The Rise of Yahwism: The Roots of Israelite Monotheism (Bibliotheca Ephemeridum Theologicarum Lovaniensium XCI)Written by Johannes C. de Moor Reviewed By Richard S. Hess
De Moor studies Yahwism and Israel in the second millennium bc. In order to argue for the presence of Yahweh worship at that time, de Moor turns to personal names found in ancient Israel. He follows the onomastic studies of Tigay and Fowler in objecting to any argument for large-scale redaction of the biblical record of personal names in favour of a monotheistic perspective. The presence of a small number of polytheistic names in the Bible testifies against this. El names are more popular than Yahweh names before the ninth century, and both deities were identified in Israel long before David. De Moor does not consider the possibility that El could be a generic term for deity.
De Moor turns to religious beliefs in Ancient Near Eastern cultures of the late-second millennium in order to find evidence of monotheism. In New Kingdom Egypt, Akenaten worshipped a single deity. In Mesopotamia, the Kassites made Marduk king of the gods. With the appearance of Enuma Elish (c. 1200 bc), Marduk became alone god. Other deities were aspects of Marduk. At Ugarit, the myths reveal the emergence of Haddu as the replacement for the old deity El, under the guise of Ba’lu. In southern Canaan, in Palestine and Transjordan, El remained important.
De Moor finds the earliest attestations of Yahweh in (1) ‘m yhwh, ‘people of Yahweh’, a title applied to Israel in the Song of Deborah; (2) the ‘Shosu-land of yhw’ in a topographical list of Amenophis III; (3) personal names of ia-we in a 14th-century Amarna letter from Abimilki of Tyre (EA154.8) and at Alalakh; and (4) in Yw, a deity in a myth from Ugarit (KTU 1.1 iv 13–20). Yahweh is to be understood originally as a yqtl-form of the West Semitic root hwy, meaning ‘Let El be!’. ia-ah-wi and ia-wi constructions are attested in Amorite PNs from Mari, normally followed by a DN. yqtl-verbal forms are invariably found as names of divine ancestors, the minor deities of Ugarit. For de Moor this suggests that Yahweh comes from the name of a long-forgotten king who was divinized. As with the analysis of monotheism in comparable Ancient Near Eastern societies, all of this remains highly conjectural (cf. my ‘References to the Divine Name Yahweh in Late Bronze Age Sources?’, Ugarit Forschungen 23, 1991).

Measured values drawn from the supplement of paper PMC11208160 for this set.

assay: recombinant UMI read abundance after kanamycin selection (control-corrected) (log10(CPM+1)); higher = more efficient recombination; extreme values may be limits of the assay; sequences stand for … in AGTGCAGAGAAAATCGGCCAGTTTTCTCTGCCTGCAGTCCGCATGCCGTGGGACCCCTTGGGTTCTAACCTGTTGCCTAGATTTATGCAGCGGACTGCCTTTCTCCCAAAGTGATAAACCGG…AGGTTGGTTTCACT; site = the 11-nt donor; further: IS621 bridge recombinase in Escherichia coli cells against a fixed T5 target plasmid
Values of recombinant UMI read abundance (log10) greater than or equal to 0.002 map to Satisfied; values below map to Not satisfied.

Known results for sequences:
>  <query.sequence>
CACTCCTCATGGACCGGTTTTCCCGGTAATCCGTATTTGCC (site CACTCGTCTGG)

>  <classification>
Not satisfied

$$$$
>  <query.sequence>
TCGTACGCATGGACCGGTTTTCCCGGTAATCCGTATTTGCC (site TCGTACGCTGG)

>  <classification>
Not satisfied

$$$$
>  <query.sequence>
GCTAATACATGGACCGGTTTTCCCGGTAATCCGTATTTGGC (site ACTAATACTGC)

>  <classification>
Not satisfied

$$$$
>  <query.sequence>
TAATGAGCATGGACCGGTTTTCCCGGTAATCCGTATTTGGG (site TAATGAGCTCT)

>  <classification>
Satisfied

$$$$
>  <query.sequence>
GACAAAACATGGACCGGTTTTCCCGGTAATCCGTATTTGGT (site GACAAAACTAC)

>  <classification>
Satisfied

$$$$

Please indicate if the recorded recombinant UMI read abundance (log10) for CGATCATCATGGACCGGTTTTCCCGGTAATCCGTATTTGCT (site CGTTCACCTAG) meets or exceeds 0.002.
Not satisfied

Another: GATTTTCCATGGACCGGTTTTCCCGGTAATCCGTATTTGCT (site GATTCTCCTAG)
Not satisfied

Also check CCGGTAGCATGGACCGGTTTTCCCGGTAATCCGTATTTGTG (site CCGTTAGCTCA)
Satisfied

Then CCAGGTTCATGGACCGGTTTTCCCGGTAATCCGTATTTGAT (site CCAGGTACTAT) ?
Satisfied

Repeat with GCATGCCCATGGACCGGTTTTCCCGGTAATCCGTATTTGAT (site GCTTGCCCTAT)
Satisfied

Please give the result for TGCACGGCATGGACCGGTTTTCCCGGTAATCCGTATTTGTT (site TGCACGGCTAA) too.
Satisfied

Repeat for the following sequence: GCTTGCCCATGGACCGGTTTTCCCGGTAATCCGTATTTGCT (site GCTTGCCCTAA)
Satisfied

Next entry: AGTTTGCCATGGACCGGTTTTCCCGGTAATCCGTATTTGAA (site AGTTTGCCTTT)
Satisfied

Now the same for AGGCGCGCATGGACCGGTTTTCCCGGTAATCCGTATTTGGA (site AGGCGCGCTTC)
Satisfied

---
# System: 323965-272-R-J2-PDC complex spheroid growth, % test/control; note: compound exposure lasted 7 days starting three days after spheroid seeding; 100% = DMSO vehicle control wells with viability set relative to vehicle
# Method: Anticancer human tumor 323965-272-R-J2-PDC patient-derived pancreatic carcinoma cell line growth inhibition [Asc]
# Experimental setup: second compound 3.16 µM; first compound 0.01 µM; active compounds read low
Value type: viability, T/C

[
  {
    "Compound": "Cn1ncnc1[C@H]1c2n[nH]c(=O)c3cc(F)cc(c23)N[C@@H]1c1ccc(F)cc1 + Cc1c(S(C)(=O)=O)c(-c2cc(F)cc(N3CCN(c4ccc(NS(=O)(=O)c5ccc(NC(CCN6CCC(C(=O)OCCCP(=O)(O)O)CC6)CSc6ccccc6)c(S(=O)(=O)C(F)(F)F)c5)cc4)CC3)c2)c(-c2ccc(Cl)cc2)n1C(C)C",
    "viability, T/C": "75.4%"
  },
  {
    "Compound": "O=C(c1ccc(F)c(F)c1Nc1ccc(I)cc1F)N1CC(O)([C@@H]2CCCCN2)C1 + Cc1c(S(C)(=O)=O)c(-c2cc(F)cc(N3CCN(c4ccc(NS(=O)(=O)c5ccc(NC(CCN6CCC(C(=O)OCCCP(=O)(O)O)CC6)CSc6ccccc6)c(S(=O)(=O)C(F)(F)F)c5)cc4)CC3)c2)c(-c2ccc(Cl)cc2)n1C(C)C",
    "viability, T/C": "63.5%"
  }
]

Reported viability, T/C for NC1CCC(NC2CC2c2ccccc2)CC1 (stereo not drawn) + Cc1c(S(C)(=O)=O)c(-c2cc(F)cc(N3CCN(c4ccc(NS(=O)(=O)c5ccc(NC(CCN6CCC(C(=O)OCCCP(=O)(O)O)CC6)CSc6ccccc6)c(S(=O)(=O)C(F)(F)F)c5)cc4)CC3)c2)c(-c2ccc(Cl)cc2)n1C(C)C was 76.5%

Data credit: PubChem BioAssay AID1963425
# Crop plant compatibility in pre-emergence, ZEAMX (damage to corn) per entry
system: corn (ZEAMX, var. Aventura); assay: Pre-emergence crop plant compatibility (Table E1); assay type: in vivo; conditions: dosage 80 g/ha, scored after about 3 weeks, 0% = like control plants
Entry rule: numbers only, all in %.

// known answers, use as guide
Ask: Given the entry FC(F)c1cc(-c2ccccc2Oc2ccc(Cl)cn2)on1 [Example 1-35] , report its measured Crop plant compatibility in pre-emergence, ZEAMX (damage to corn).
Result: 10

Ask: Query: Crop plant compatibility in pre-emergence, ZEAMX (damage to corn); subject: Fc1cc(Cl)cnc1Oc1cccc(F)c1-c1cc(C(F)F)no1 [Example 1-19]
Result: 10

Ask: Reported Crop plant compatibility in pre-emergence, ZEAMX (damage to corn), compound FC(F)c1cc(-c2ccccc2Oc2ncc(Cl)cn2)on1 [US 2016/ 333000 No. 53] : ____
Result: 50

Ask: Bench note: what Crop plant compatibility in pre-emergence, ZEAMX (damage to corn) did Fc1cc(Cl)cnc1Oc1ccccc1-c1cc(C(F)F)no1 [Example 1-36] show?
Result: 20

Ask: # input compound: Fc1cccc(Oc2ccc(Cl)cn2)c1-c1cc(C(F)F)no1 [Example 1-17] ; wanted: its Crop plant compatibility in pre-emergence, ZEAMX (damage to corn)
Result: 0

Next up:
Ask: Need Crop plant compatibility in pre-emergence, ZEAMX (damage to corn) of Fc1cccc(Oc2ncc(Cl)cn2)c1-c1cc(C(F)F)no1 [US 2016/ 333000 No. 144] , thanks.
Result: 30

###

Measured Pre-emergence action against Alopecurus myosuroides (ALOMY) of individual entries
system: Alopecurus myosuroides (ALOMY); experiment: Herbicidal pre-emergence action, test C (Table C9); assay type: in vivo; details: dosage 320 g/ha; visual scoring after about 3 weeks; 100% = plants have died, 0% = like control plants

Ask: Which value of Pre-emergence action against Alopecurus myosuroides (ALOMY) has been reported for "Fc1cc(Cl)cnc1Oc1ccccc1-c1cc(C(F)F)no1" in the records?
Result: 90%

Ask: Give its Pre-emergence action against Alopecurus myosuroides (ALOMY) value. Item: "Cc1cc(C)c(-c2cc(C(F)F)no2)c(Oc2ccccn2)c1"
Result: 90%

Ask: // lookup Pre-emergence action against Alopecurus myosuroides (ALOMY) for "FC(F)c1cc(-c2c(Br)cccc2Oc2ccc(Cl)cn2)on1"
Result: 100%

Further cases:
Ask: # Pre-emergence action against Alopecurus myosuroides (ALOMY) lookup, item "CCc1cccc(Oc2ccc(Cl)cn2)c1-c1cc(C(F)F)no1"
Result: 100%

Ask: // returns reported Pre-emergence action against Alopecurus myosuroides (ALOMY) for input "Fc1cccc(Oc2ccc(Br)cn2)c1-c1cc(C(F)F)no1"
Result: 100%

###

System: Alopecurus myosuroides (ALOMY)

Unfortunately, the same is also true of de Moor’s reconstruction of early Israel’s history by sequentially dating various pieces of biblical Hebrew poetry. Thus, Israel sojourned in Bashan c. 1220 bc. Following the battle of Kadesh, this was one area which continued to enjoy a prosperity remembered in Psalm 68:1–25. They knew of no exodus from Egypt (argument from silence) but rather of a victorious march from Qedesh in the south through Transjordan to Bashan. Habbakuk 3 originally reflects a battle between the Israelites of Bashan and the sea peoples at the end of the 13th century. De Moor does not interact with Tsumura’s argument for a Neo-Assyrian context to Habbakuk 3 (cf. D.T. Tsumura, ‘Ugaritic Poetry and Habakkuk 3’, Tyndale Bulletin 40 (1989), pp. 24–48).
De Moor identifies Moses with Beya, a Semitic scribe in Egypt. Initially influential, he fell into disfavour and disappeared from the Egyptian records. De Moor suggests Beya fled east and south with allies. The oracles of Balaam in Numbers 22–24 are to be dated c. 1190 bc when the Israelites under Beya/Moses arrive in Transjordan and are about to subdue Moab. Deuteronomy 32 describes the theological reflection which went on at this time. God was in control, with other lesser deities mentioned (v. 24). De Moor believes Shechem may have been the first area given to the Israelites in Cisjordan. Joshua 24 records an authentic event, though in later language. The covenant was a syncretistic union of Yahweh/El with Baal, reflecting the union of the incoming Israelites with the Canaanites, c. 1150 bc. Thus each group saw their own particular deity in the event. De Moor traces continued development of Yahwism through the periods of the judges and of David and Solomon. During the united monarchy, the accounts were rewritten in the sequence of events which now occurs in later texts, such as Exodus 15.
Among the problems with this interpretation, there stand out the attestation of Yahweh in second-millennium sources, the identification of Beya with Moses, the dating of Exodus 15 into the period of the monarchy and the subsequent attempt to identify the sequence of God leading his people followed by the battle with the waters as original (rather than vice versa). Most important, however, is a subjective use of the biblical sources which rearranges them according to theories based on little or no historical evidence.
Among the contributions are the recognition of religious sentiment as a significant stimulus to the origins of Israel, the sensitivity to the religious and ideological realities of the Late Bronze Age and their parallels with early Israelite literature, the willingness to consider personal names as a course of evidence for the religion of the people, and the insistence on the importance of the early role of the personal and later the national covenant with God. De Moor provides a useful counterpoint to many materialist theories about early Israel which are too easily accepted as the only possible synthesis of the data.
Richard S. Hess
Denver Seminary, Denver